Updated: Aug 17
Well- it seems like it's finally happening; after all these surreal days and weeks and months.
But how do we prepare for a post-traumatic stress-flavored world?
With all the talk about reopening, we still find ourselves just as torn and conflicted as we’ve been for the past three months. (With an ideological civil war to ice the cake on the Pandemic.)
The only consistent theme of this COVID19 era is perhaps the inconsistency of it. The lack of clarity, or reliable data, of certainty about what is happening and of what we need to do. That confusion, that helplessness, besides for the very real tragic and dangerous effects of this virus, have left many feeling destablized.
There is little doubt that we, as a global community have endured a collective trauma, compounded by yet another- a domino effect of an overloaded national nervous system. The illness, death, and fear of Covid, compounded by the disruption of routines, schools, work, travel, and financial crisis was apocalyptic in its own right. It was then followed by the horrific, surround sound broadcast of an officer choking a man to death, followed by an explosion of varied, polarizing expressions of fear, anger, hate, and violence, have left most of us reeling.
Trauma can be defined as an event that leaves a profound impression. Trauma, especially when it results in PTSD- post traumatic stress disorder, can often be a root cause of many other common mental health diagnoses and symptoms like: flashbacks, nightmares, phobias, panic attacks, depression, anxiety, addiction, and eating disorders. Not everyone who experiences trauma will suffer PTSD. And not everyone who has symptoms of PTSD can pinpoint a specific traumatic incident. In fact, pretty much every human has had some experience that are sometimes termed “small t” or micro- trauma; events that might not be objectively acknowledged as unusual or impactful, but nonetheless, can shape how we react to similar stimuli or triggers afterwards. Some examples of these subjective “small t traumas” might be: being embarrassed by a teacher in front of a class, turbulence during an airline flight, or a memorable scene from a scary movie. I believe even just viewing the 9 minute video of George Floyd’s murder could itself register as a trauma for some.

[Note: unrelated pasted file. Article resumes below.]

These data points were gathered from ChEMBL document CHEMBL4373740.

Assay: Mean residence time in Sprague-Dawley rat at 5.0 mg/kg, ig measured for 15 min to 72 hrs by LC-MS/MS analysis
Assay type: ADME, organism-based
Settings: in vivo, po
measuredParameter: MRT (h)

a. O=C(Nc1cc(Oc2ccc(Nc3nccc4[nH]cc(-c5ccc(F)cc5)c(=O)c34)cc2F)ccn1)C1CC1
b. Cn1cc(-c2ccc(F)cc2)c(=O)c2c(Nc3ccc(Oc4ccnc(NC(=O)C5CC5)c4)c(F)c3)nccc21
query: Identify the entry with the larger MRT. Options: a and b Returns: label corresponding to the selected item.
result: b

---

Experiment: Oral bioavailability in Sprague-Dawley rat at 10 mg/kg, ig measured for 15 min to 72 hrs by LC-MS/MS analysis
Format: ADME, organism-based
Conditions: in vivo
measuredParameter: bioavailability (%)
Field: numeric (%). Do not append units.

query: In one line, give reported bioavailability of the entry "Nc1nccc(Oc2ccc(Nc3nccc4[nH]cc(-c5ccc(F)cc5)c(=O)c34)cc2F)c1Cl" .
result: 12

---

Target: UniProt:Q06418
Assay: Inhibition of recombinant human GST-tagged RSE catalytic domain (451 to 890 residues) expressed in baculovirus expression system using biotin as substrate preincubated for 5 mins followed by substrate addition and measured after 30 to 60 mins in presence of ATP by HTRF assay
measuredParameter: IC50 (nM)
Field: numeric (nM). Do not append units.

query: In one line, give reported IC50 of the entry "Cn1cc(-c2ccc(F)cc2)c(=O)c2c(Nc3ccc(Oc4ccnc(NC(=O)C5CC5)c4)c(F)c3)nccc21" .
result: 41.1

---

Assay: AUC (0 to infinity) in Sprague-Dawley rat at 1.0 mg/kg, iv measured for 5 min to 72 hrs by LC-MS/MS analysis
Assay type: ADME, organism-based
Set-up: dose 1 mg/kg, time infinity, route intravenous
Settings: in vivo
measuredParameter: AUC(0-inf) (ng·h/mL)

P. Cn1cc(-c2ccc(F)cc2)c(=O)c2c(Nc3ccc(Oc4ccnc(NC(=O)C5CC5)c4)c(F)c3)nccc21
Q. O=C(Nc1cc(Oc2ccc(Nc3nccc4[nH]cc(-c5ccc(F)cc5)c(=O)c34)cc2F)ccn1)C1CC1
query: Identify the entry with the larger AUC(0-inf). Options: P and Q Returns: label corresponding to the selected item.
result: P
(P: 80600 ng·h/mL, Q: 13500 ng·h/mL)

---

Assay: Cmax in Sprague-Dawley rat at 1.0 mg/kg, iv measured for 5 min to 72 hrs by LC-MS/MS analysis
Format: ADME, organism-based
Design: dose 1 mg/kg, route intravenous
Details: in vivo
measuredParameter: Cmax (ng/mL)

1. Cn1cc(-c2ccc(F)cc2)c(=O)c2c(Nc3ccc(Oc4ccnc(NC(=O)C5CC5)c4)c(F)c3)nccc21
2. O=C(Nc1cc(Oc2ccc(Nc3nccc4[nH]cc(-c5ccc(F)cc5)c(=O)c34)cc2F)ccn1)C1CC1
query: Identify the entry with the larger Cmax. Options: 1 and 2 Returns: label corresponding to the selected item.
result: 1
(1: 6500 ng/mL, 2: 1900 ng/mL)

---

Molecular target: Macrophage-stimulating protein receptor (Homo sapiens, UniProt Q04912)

Some experienced Coronavirus as a firsthand serious illness, or through the loss of a loved one. Others may not know anyone personally who died or was even very sick, but still had their daily lives and routines comes screeching to a mandatory standstill. We were all more or less imprisoned in our homes for some length of time, unsure of whether we would have access to basic supplies, or how devastating the life toll of this pandemic would be. The obligatory, handwashing, face masks, gloves, wiping down of anything that entered our homes created a sense of necessary societal neurosis. The social distancing deprived us of the comfort of human interaction and touch. Children, suddenly thrown out of their regular school routines, found themselves locked in with parents who hadn’t had ample time to prepare for the task. Economic hardship and uncertainty compounded the public health fear, as the entertainment industry crumbled before our eyes, prayer services, sports events, Broadway shows, movies, weddings, and conferences cancelled, and many other businesses followed. Smalls businesses were totaled. Life itself almost felt canceled.
Now finally, after these long, difficult months, we begin to try and breathe again. But how?
What will this feel like?
For the children, who have learned the language of fear and avoidance?
For the adults, who are still trying to recover sanity, serenity, and financial loss?
For the marriages, taxed from overexposure and stress?
For the humans, who have grown accustomed to functioning from behind a screen?
For the businesses- the ones who were not deemed “essential” by those who didn’t need them?
I don’t have the answers. As therapists, we keep getting invited to do virtual talks on topics like:
“Dating During Covid”
“How to Covid-Proof Your Marriage”
“Homeschooling During a Global Crisis”
“Parenting While Trying to Suddenly Work from Home”
I’ve tried to avoid speaking or writing authoritatively this way- simply because we honestly have no clue. It’s not like we mental health professionals took a course in grad school, or wrote research papers titled: “Helping Society Function During a Pandemic.” There are literally no experts on these topics; there can’t be.
That said, there have been other national and societal crises from which we can try to extrapolate coping tools, and that will definitely be explored and shared.
I think the name of the game is grace. Being patient with ourselves, our loved ones, the kids, our friends, relatives, and neighbors, the businesses, policy makers, and professionals who are all just trying to get back up on wobbly legs. To understand that this will be a gradual, bumpy, nonlinear process all around. That if we embrace the mindset of trying to just put one foot in front of the other, steadying ourselves and supporting each other, allowing for emotional and logistical glitches along the way, we will slowly be able to rebuild, reconnect, and recreate a healing world- in more ways than one.